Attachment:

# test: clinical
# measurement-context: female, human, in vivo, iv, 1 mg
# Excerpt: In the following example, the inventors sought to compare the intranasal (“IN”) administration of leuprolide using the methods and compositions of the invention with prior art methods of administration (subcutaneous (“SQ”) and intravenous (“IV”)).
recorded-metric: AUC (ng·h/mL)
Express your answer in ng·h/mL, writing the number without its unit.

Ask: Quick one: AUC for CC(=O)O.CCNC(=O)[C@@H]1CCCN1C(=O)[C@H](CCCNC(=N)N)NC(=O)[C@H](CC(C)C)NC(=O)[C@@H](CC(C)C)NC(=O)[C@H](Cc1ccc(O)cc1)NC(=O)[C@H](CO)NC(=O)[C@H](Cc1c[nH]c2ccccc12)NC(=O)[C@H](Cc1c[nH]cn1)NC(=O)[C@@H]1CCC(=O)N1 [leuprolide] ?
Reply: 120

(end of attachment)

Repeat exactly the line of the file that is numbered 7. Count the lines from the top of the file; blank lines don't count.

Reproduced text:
Reply: 120